Poll: which Discovery mission would you vote for?

As a follow-on to the previous post, which newly proposed mission for NASA’s Discovery program would you like to see happen? Only one will be selected next year, to launch in 2016…

Sailing the seas of Titan

It was announced last week that there are three final mission proposals for NASA’s Discovery program, with one of them to be selected in 2012, for development and launch in 2016.

The first is the Geophysical Monitoring Station (GEMS) which would study the interior structure and composition of Mars. The second is the Titan Mare Explorer (TiME), which would land in and float on one the many methane lakes and seas on Titan. The third, Comet Hopper, would land on the same comet multiple times to observe changes over time.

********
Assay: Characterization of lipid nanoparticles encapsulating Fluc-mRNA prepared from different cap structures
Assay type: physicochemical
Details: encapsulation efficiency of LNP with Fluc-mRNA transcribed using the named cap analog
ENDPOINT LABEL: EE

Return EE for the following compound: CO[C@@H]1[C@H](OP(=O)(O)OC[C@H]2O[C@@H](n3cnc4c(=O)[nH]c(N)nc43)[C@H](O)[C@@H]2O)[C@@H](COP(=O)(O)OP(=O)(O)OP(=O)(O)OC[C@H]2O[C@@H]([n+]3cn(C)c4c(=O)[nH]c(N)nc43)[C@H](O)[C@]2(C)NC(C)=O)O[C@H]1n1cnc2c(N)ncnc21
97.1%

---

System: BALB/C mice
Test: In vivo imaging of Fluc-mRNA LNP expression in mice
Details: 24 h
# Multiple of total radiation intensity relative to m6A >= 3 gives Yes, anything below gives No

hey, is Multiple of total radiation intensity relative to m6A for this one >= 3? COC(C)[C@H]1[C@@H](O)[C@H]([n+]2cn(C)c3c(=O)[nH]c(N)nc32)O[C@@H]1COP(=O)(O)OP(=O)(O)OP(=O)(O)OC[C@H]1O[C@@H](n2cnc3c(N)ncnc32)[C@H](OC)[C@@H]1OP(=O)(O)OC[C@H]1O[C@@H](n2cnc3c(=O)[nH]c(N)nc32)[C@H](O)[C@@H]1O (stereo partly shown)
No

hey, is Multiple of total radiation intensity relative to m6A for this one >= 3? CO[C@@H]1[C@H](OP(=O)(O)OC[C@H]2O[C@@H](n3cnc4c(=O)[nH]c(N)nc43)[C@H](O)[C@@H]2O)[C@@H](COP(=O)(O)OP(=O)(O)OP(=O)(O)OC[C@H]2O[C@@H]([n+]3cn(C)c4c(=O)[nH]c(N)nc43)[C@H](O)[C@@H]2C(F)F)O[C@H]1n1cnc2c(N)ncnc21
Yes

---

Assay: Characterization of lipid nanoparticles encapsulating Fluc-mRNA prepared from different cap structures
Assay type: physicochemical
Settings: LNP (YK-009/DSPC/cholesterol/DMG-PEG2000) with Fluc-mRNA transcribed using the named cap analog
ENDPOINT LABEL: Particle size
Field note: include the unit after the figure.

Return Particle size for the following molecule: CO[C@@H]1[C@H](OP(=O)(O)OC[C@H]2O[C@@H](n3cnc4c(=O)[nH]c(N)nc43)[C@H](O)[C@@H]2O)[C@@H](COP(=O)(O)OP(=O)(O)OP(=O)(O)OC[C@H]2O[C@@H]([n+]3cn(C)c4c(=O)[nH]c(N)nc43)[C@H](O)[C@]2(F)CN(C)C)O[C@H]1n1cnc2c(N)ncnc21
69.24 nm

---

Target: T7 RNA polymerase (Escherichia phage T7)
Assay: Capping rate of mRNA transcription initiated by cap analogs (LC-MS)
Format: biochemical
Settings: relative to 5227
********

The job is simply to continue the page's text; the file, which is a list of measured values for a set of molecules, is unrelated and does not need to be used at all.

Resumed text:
Credit: NASA/JPL

There has been a lot of discussion about this, with most people opting for the Titan mission. And that would be my choice as well, since we’ve already been to Mars many times now (and more missions going there soon) and have observed numerous comets up close already by various spacecraft. But the chance to actually sail a boat as such on an alien sea, can we really pass that up? So far, Titan is the only other place known to have extensive rivers, lakes and seas on its surface. While being a much colder environment than anywhere on earth, some scientists have postulated the possibilty of some form of life there. Let’s go look…!

Is there still liquid water on Mars?